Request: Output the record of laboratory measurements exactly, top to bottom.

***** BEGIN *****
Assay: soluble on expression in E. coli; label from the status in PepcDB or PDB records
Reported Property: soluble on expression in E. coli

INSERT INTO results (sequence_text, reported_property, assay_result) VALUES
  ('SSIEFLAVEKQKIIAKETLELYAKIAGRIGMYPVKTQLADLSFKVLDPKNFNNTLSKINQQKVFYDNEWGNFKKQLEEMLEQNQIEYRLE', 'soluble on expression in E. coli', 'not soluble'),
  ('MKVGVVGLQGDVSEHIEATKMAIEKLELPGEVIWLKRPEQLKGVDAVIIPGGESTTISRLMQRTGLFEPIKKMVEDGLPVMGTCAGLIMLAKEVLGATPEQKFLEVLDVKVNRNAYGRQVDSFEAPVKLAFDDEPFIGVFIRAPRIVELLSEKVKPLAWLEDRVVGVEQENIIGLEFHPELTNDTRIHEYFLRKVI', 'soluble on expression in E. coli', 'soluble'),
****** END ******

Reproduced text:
Assay: soluble on expression in E. coli; label from the status in PepcDB or PDB records
Reported Property: soluble on expression in E. coli

INSERT INTO results (sequence_text, reported_property, assay_result) VALUES
  ('SSIEFLAVEKQKIIAKETLELYAKIAGRIGMYPVKTQLADLSFKVLDPKNFNNTLSKINQQKVFYDNEWGNFKKQLEEMLEQNQIEYRLE', 'soluble on expression in E. coli', 'not soluble'),
  ('MKVGVVGLQGDVSEHIEATKMAIEKLELPGEVIWLKRPEQLKGVDAVIIPGGESTTISRLMQRTGLFEPIKKMVEDGLPVMGTCAGLIMLAKEVLGATPEQKFLEVLDVKVNRNAYGRQVDSFEAPVKLAFDDEPFIGVFIRAPRIVELLSEKVKPLAWLEDRVVGVEQENIIGLEFHPELTNDTRIHEYFLRKVI', 'soluble on expression in E. coli', 'soluble'),